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04 June 2019 | Story Valentino Ndaba | Photo Charl Devenish
Prof Cathryn Tonne
Air pollution not only costs lives, it costs money too. Pictured is Prof Cathryn Tonne presenting a guest lecture on air pollution at the Bloemfontein Campus.

Health effects associated with ambient air pollution (AAP) have been well documented. Subsequently, the relationship between pollution and financial outcomes have also become a focus for case studies globally. An Environmental Research journal article revealed that “low and middle-income countries are disproportionately affected by the global burden of adverse health effects caused by AAP”. 

A high price to pay

In 2012, high concentrations of air pollution caused 7.4% of all deaths, costing South Africa up to 6% of its Gross Domestic Product. According to the recent International Growth Centre study conducted by senior University of Cape Town researchers, this is a direct consequence of the country’s heavy dependence of fossil fuels, a source of health-damaging air pollution and greenhouse pollutants.

Stunted human and economic growth

These South African statistics are attested to by Prof Cathryn Tonne who recently presented a guest lecture on air pollution which was hosted by the University of the Free State (UFS) Business School.

“Air pollution can affect economic development through several pathways, and health is an important one. Air pollution is linked to shorter life expectancy, chronic disease, asthma exacerbation and many other health outcomes that result in absenteeism from work and school. These have large direct costs to the health system.” 

Prof Tonne says that air pollution exposure in children is linked to reduced cognitive development, with important impacts on human capital. As a result, children are not reaching their full potential in terms of neurodevelopment, which has an effect on their income prospects and the economy as a whole. 

Resolving a looming disaster

Technology may be employed to radically clean the air. Cities need to lead in the reduction of air pollution by promoting renewable energy, using active transport such as walking or cycling, and investing in infrastructure to make this safe and attractive.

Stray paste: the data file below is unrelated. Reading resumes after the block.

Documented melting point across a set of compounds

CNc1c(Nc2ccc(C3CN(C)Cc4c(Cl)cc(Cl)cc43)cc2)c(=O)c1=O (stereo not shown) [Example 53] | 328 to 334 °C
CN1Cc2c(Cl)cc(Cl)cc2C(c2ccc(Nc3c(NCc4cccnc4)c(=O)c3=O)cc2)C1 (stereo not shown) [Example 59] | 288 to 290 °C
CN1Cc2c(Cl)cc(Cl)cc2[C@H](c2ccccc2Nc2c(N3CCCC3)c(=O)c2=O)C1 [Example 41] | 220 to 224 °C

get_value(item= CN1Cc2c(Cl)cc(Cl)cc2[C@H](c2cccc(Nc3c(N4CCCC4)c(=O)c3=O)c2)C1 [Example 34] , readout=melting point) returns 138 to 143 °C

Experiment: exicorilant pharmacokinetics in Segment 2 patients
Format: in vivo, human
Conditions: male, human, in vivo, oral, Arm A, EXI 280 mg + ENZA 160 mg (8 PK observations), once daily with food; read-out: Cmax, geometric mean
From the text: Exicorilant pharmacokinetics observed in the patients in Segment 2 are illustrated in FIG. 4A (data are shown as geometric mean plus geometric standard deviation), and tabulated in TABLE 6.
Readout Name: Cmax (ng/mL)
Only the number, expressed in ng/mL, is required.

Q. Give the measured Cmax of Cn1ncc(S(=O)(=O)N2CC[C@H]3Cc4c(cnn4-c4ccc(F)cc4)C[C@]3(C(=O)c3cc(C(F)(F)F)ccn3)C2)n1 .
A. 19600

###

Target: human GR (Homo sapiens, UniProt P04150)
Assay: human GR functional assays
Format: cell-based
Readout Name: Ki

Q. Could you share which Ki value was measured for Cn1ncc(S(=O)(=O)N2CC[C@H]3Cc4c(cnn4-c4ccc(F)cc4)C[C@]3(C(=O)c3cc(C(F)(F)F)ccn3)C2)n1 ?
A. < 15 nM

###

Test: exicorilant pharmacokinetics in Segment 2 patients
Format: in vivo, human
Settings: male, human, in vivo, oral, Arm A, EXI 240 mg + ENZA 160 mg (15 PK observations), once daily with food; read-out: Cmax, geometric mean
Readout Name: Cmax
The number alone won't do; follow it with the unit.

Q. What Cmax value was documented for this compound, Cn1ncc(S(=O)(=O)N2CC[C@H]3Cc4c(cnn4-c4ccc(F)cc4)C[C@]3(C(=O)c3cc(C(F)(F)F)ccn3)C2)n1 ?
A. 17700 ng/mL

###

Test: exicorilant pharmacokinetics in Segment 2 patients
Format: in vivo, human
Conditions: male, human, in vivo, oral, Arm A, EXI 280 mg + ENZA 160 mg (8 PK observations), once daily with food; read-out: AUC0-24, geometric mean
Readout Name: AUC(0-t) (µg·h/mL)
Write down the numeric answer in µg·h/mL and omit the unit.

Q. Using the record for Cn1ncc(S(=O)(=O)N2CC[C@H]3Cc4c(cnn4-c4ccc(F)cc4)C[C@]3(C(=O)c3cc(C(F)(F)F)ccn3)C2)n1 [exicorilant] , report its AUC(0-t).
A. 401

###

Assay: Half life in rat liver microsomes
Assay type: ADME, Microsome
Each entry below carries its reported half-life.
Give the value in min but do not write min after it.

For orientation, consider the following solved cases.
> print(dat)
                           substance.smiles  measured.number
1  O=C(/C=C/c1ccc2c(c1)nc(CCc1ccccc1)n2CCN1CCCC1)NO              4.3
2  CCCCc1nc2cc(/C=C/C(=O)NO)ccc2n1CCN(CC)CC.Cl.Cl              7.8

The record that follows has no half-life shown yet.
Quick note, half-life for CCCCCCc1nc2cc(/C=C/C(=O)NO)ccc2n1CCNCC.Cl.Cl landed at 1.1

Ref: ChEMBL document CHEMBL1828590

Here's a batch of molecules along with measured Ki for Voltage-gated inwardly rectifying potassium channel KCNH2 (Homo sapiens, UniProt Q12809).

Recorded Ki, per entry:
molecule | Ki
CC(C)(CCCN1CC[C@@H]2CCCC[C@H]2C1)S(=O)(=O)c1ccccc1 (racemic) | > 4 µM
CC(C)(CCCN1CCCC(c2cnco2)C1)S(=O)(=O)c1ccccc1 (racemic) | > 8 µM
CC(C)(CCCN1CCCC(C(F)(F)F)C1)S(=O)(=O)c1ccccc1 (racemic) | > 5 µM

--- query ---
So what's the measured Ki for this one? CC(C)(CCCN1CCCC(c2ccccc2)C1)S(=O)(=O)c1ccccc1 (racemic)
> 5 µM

With researchers playing a major role in strengthening the case for aggressive air pollution control, the government needs to implement policies in order to control sources of air pollution. This global health and economic issue also requires individuals and communities to play their part to improve air quality.

News Archive

Temporary closure of Qwaqwa campus
2007-03-01

Issued by: Dr Ezekiël Moraka, Vice-Rector: Student Affairs

The management of the University of the Free State (UFS) has decided to temporarily close its Qwaqwa Campus in the Eastern Free State out of concern for the safety of staff and students.

The Qwaqwa Campus will close today, 1 March 2007, until Monday 12 March 2007. Students who live in residences on the campus will be allowed to return on Sunday 11 March 2007. Only registered students will be allowed back.

This decision has been taken in the light of the damage to university property (including the dining hall and kitchens) on Tuesday 27 February 2007 by a small group of students and the continuing risk of further damage to property or injury to persons.

A small group of students were protesting against the appointment of a catering company to provide meals to students. However, the management wishes to state that the appointment of the company took place by means of an open and inclusive tendering process which also involved the Student Representative Council (SRC) of the campus.

The UFS remains committed to the use of existing channels of communication with students in order to resolve any problems that may occur, but will not accept violence as a means of finding solutions.

Media release
Issued by: Anton Fisher
Director: Strategic Communication
Cell: 072 207 8334
1 March 2007
 

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